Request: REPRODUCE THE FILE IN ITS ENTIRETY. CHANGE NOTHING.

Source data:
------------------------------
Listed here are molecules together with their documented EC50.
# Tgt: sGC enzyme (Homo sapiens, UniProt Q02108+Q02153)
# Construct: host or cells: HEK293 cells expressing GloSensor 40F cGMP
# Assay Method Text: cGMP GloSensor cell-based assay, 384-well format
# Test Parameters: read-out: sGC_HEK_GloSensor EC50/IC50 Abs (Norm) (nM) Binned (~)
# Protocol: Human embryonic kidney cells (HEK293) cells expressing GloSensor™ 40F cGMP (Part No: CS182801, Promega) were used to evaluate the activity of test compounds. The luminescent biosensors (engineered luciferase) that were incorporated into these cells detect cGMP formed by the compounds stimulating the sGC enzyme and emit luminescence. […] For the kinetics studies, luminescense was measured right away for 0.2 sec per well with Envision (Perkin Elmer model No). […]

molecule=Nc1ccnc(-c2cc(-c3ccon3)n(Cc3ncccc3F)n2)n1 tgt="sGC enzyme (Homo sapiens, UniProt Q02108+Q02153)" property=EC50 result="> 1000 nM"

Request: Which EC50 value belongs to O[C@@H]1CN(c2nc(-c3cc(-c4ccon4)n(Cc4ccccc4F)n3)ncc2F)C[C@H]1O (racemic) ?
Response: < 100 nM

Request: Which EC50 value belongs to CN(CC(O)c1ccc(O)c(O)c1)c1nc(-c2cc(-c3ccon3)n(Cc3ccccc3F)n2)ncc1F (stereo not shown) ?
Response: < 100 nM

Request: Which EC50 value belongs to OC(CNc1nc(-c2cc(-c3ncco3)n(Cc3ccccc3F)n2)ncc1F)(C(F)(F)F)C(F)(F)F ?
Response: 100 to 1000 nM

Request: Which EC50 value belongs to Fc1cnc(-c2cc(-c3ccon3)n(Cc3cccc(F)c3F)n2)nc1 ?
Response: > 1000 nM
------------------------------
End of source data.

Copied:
Listed here are molecules together with their documented EC50.
# Tgt: sGC enzyme (Homo sapiens, UniProt Q02108+Q02153)
# Construct: host or cells: HEK293 cells expressing GloSensor 40F cGMP
# Assay Method Text: cGMP GloSensor cell-based assay, 384-well format
# Test Parameters: read-out: sGC_HEK_GloSensor EC50/IC50 Abs (Norm) (nM) Binned (~)
# Protocol: Human embryonic kidney cells (HEK293) cells expressing GloSensor™ 40F cGMP (Part No: CS182801, Promega) were used to evaluate the activity of test compounds. The luminescent biosensors (engineered luciferase) that were incorporated into these cells detect cGMP formed by the compounds stimulating the sGC enzyme and emit luminescence. […] For the kinetics studies, luminescense was measured right away for 0.2 sec per well with Envision (Perkin Elmer model No). […]

molecule=Nc1ccnc(-c2cc(-c3ccon3)n(Cc3ncccc3F)n2)n1 tgt="sGC enzyme (Homo sapiens, UniProt Q02108+Q02153)" property=EC50 result="> 1000 nM"

Request: Which EC50 value belongs to O[C@@H]1CN(c2nc(-c3cc(-c4ccon4)n(Cc4ccccc4F)n3)ncc2F)C[C@H]1O (racemic) ?
Response: < 100 nM

Request: Which EC50 value belongs to CN(CC(O)c1ccc(O)c(O)c1)c1nc(-c2cc(-c3ccon3)n(Cc3ccccc3F)n2)ncc1F (stereo not shown) ?
Response: < 100 nM

Request: Which EC50 value belongs to OC(CNc1nc(-c2cc(-c3ncco3)n(Cc3ccccc3F)n2)ncc1F)(C(F)(F)F)C(F)(F)F ?
Response: 100 to 1000 nM

Request: Which EC50 value belongs to Fc1cnc(-c2cc(-c3ccon3)n(Cc3cccc(F)c3F)n2)nc1 ?
Response: > 1000 nM